Advisor Susan Miller, second from left, and Tarbut V'Torah seniors, from left, Kate Batstone, Jordan Leberman and Seth Winkler at the end of this month will be traveling to Minnesota learning and assisting in community projects with members of the Anishinabe tribe. The students were selected in September to be a part of the school's TVT Ambassador service program. (KEVIN CHANG, Daily Pilot / May 16, 2012)

When Kate Batstone came home from a service learning trip to Ecuador two years ago, she struggled to re-adapt to Orange County's culture of affluence.

"It's really hard to come home when you're leaving behind so many problems," Batstone, 18, said. "You really want to stay. Orange County is so nice. There's unbelievable shopping and spending. I was so angry at the wastefulness."

Batstone, a student at the Jewish community day school Tarbut V'Torah in Irvine, is going on her second service learning trip with 23 other classmates next month.

Students will spend two weeks at the White Earth reservation in Minnesota, learning and assisting in community projects with members of the Anishinabe tribe.

"I'm really excited," Batstone said. "I think their culture is very interesting, and this is something that really hasn't been done before."

Plans for the trip include planting a community garden, building a wigwam and painting a mural at a school.

"It's really important that you don't just go somewhere and fix things," said Tarbut V'Torah teacher Susan Miller, who is leading the trip. "You have to go in the direction that the community needs. What we feel like ... they may need and what they feel they need is always different."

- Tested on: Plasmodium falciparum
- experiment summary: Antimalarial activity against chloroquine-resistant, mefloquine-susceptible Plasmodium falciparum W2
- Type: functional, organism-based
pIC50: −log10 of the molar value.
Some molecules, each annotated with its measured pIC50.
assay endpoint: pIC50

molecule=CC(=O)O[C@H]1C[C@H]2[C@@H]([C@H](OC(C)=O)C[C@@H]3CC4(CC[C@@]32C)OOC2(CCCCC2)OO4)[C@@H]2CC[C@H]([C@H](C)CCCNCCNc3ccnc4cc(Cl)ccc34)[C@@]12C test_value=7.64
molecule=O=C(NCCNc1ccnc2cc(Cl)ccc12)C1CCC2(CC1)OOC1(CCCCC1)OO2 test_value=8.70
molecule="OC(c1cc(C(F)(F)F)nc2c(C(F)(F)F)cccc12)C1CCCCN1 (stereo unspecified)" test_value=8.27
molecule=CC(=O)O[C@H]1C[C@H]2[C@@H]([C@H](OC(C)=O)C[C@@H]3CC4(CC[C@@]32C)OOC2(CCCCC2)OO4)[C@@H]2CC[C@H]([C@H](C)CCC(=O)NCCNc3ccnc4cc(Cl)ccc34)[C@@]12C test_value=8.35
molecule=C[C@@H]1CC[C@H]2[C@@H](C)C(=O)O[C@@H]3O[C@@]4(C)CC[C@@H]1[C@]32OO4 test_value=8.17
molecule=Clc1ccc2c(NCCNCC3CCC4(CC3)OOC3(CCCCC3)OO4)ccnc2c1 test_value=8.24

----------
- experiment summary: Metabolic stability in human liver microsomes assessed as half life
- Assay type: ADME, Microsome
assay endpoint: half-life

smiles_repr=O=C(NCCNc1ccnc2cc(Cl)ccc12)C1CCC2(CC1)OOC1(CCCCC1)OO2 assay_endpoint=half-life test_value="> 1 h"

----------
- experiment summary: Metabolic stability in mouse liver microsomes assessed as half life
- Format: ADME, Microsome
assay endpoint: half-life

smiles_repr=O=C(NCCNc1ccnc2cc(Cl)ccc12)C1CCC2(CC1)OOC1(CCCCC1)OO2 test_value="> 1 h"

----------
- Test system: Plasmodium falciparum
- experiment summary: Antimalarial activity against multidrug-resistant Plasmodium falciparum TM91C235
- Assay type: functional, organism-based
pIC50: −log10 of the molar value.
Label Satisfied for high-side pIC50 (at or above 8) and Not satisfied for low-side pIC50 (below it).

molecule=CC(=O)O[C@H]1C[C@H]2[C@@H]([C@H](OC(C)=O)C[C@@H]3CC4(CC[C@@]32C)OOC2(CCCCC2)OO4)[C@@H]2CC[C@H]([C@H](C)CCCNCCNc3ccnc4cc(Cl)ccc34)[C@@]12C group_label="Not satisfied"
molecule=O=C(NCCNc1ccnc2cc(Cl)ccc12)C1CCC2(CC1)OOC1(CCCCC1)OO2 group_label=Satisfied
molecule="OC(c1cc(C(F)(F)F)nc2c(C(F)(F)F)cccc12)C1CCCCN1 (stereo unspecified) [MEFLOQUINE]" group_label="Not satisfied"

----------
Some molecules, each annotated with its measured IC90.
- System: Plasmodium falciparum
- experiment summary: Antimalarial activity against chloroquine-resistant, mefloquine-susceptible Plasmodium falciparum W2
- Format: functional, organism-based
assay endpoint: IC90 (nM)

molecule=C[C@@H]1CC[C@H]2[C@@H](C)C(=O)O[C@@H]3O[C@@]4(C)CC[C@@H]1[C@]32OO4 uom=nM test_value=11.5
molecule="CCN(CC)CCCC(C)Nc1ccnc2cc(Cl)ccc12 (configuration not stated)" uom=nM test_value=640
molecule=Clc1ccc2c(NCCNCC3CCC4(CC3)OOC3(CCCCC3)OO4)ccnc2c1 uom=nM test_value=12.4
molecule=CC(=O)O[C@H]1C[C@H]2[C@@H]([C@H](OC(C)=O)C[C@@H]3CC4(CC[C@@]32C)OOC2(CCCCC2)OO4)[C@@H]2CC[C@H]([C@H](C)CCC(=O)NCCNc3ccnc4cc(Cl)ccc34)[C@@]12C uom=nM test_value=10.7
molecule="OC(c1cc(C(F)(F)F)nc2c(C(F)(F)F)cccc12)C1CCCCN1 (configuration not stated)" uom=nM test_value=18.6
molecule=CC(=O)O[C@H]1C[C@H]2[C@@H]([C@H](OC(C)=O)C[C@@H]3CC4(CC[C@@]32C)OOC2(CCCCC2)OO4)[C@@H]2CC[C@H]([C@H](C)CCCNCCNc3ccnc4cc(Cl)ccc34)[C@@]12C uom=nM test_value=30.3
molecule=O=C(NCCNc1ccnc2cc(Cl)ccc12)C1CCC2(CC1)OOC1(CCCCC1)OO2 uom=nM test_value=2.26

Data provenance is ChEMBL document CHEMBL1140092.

The trip is designed to teach the students the value of Tikkun Olam, Hebrew for "repair the world," and leaving the world better for tomorrow, she said.

Equally as important — if not more so — students and tribe members also will be able to exchange cultural ideas and history, said Amy LeClaire-Sachs, spokeswoman for the Global Citizens Network, the nonprofit that coordinated the trip.

"It's an opportunity for the tribe and the community to share an accurate history, something more thoughtful than just a book," she said. "It's a hands-on experience for the kids that they'll never forget and they'll bring it home and hopefully share for generations to come."

The students did not know where the service learning trip would take them, but for Seth Winkler, 18, the location was the least important element of the experience.

"It doesn't matter where we're going," Winkler said. "It's what we're doing. At the end of the day, it's volunteering and bettering the community that matters."

This is the fourth service trip for Tarbut V'Torah students; the previous three were to Kenya, Ecuador and the Cook Islands.

Students had to raise about $60,000 total for the trip, Miller said.

"The students are going to walk away from this with not only a cultural experience, but with the skill set to make them real leaders in the future," Miller said.

sarah.peters@latimes.com

Twitter: @speters01